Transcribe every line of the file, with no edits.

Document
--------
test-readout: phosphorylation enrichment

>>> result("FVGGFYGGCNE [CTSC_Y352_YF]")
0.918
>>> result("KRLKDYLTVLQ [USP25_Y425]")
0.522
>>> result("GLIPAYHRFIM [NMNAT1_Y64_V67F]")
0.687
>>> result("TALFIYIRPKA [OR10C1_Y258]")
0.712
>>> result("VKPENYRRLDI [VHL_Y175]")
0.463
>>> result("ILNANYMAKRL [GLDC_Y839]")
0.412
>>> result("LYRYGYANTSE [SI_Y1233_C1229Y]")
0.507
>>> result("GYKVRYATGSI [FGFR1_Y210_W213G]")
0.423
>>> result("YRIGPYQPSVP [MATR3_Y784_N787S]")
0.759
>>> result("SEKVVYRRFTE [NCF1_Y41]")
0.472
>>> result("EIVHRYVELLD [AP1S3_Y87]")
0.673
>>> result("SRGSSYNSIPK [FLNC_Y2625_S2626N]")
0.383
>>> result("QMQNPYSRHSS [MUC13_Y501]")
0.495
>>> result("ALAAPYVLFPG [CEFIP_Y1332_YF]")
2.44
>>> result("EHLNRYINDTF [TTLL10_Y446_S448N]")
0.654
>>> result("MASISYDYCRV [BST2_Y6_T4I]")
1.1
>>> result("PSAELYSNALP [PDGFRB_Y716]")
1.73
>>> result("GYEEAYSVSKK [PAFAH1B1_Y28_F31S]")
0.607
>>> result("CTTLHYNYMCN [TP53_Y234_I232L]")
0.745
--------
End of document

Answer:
test-readout: phosphorylation enrichment

>>> result("FVGGFYGGCNE [CTSC_Y352_YF]")
0.918
>>> result("KRLKDYLTVLQ [USP25_Y425]")
0.522
>>> result("GLIPAYHRFIM [NMNAT1_Y64_V67F]")
0.687
>>> result("TALFIYIRPKA [OR10C1_Y258]")
0.712
>>> result("VKPENYRRLDI [VHL_Y175]")
0.463
>>> result("ILNANYMAKRL [GLDC_Y839]")
0.412
>>> result("LYRYGYANTSE [SI_Y1233_C1229Y]")
0.507
>>> result("GYKVRYATGSI [FGFR1_Y210_W213G]")
0.423
>>> result("YRIGPYQPSVP [MATR3_Y784_N787S]")
0.759
>>> result("SEKVVYRRFTE [NCF1_Y41]")
0.472
>>> result("EIVHRYVELLD [AP1S3_Y87]")
0.673
>>> result("SRGSSYNSIPK [FLNC_Y2625_S2626N]")
0.383
>>> result("QMQNPYSRHSS [MUC13_Y501]")
0.495
>>> result("ALAAPYVLFPG [CEFIP_Y1332_YF]")
2.44
>>> result("EHLNRYINDTF [TTLL10_Y446_S448N]")
0.654
>>> result("MASISYDYCRV [BST2_Y6_T4I]")
1.1
>>> result("PSAELYSNALP [PDGFRB_Y716]")
1.73
>>> result("GYEEAYSVSKK [PAFAH1B1_Y28_F31S]")
0.607
>>> result("CTTLHYNYMCN [TP53_Y234_I232L]")
0.745